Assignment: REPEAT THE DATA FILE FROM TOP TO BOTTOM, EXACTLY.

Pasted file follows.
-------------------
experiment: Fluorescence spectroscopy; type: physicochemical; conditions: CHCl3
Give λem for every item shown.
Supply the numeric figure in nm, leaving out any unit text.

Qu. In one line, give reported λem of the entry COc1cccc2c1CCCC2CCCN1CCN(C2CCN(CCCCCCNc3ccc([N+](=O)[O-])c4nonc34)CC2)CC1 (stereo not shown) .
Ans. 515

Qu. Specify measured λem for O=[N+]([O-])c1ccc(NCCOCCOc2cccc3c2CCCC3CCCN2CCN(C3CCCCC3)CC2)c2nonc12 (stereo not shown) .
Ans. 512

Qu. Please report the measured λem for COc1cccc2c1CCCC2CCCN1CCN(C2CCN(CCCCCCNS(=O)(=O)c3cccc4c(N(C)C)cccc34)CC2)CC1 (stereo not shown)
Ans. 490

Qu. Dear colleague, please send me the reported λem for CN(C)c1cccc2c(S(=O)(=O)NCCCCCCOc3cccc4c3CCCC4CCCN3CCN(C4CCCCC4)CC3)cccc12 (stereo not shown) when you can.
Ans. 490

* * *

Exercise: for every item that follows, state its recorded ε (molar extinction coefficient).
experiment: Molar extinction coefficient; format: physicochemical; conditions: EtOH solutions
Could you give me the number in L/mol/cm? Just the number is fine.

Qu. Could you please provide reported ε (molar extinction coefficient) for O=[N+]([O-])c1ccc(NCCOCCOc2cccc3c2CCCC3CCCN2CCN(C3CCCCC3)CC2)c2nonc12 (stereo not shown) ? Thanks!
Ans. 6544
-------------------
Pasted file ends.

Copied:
experiment: Fluorescence spectroscopy; type: physicochemical; conditions: CHCl3
Give λem for every item shown.
Supply the numeric figure in nm, leaving out any unit text.

Qu. In one line, give reported λem of the entry COc1cccc2c1CCCC2CCCN1CCN(C2CCN(CCCCCCNc3ccc([N+](=O)[O-])c4nonc34)CC2)CC1 (stereo not shown) .
Ans. 515

Qu. Specify measured λem for O=[N+]([O-])c1ccc(NCCOCCOc2cccc3c2CCCC3CCCN2CCN(C3CCCCC3)CC2)c2nonc12 (stereo not shown) .
Ans. 512

Qu. Please report the measured λem for COc1cccc2c1CCCC2CCCN1CCN(C2CCN(CCCCCCNS(=O)(=O)c3cccc4c(N(C)C)cccc34)CC2)CC1 (stereo not shown)
Ans. 490

Qu. Dear colleague, please send me the reported λem for CN(C)c1cccc2c(S(=O)(=O)NCCCCCCOc3cccc4c3CCCC4CCCN3CCN(C4CCCCC4)CC3)cccc12 (stereo not shown) when you can.
Ans. 490

* * *

Exercise: for every item that follows, state its recorded ε (molar extinction coefficient).
experiment: Molar extinction coefficient; format: physicochemical; conditions: EtOH solutions
Could you give me the number in L/mol/cm? Just the number is fine.

Qu. Could you please provide reported ε (molar extinction coefficient) for O=[N+]([O-])c1ccc(NCCOCCOc2cccc3c2CCCC3CCCN2CCN(C3CCCCC3)CC2)c2nonc12 (stereo not shown) ? Thanks!
Ans. 6544